• Piano Key Lattice: This originated out of the picture frame-styled fences. This type of fencing style has a very customized look and feel so if you want a fence that’s aimed to set your yard apart from the rest, this is the option for you to go for.
This fence style is constructed by having 2×2” thick redwood toppers spaced evenly apart (usually very small spaces in between), and arranged vertically.
• Arched Piano Key Lattice: This fencing style is nicknamed as the “Mercedes Benz” of fences. It’s similar to the piano key lattice design but it has the added aesthetic value of the toppers being arranged in the likeness of an arch. This type of fence has tremendous aesthetic value and can dramatically pack on to your overall curb appeal.
• Square Lattice: This fencing style has a more modern feel to it. The lattice is oftentimes thick cut and arranged in a square pattern instead of the usual diamond one. If you want to veer away from the typical lattice look but still kind of want to retain some of its look and feel, this is an option you ought to look into.
Redwood Shadow Box Fence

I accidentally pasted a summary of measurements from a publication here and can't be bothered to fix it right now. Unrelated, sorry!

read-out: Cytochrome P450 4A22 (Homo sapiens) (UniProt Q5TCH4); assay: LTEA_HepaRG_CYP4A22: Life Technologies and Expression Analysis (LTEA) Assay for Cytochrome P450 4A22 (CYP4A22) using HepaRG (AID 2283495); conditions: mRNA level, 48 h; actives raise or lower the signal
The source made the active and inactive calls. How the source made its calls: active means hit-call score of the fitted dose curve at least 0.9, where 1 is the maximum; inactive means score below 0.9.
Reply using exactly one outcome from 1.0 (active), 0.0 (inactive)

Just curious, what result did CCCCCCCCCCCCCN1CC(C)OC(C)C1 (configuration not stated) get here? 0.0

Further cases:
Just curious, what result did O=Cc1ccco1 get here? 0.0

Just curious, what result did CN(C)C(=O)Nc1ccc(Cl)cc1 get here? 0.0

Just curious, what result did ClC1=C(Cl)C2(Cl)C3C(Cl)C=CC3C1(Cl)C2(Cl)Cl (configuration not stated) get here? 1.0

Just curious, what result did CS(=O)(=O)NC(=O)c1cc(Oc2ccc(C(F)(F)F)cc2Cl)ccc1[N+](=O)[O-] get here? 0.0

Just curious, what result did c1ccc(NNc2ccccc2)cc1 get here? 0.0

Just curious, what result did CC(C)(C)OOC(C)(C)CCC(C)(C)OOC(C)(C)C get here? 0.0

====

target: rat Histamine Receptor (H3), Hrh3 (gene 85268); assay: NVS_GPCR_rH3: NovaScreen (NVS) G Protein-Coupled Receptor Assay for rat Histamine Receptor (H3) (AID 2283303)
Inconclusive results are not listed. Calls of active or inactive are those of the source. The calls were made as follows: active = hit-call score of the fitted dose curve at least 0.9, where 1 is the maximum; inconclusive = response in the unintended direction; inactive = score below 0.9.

This fencing style looks simple yet cute at the same time. Redwood planks are spaced with three to five inches of spaces or gaps in between on one side.
These gaps are covered up on the other side of the fence as the planks are arranged similarly but strategically placed on the gaps created from the arrangement of the planks on the other side of the fence. Because of this open board look, it makes it recommended for windy areas so that the fences don’t just blow over in the event of extremely strong winds.
Redwood Fence Pickets
Basic redwood picket fence designs are as classic as it goes. It’s comprised of a spare and clean look, with even gaps in between, and oftentimes with a spear top; just as how pickets should be or look like.